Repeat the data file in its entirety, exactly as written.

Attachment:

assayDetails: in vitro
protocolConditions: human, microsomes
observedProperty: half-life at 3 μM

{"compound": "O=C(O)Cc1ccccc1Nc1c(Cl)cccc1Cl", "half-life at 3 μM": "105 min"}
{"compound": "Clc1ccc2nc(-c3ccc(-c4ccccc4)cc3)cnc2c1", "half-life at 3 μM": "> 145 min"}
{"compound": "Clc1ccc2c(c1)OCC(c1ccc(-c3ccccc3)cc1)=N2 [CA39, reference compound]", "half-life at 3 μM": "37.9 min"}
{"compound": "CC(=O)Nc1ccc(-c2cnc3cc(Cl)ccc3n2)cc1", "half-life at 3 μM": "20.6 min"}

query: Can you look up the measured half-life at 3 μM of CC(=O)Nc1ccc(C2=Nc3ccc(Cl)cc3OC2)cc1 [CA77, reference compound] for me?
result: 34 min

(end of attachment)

assayDetails: in vitro
protocolConditions: human, microsomes
observedProperty: half-life at 3 μM

{"compound": "O=C(O)Cc1ccccc1Nc1c(Cl)cccc1Cl", "half-life at 3 μM": "105 min"}
{"compound": "Clc1ccc2nc(-c3ccc(-c4ccccc4)cc3)cnc2c1", "half-life at 3 μM": "> 145 min"}
{"compound": "Clc1ccc2c(c1)OCC(c1ccc(-c3ccccc3)cc1)=N2 [CA39, reference compound]", "half-life at 3 μM": "37.9 min"}
{"compound": "CC(=O)Nc1ccc(-c2cnc3cc(Cl)ccc3n2)cc1", "half-life at 3 μM": "20.6 min"}

query: Can you look up the measured half-life at 3 μM of CC(=O)Nc1ccc(C2=Nc3ccc(Cl)cc3OC2)cc1 [CA77, reference compound] for me?
result: 34 min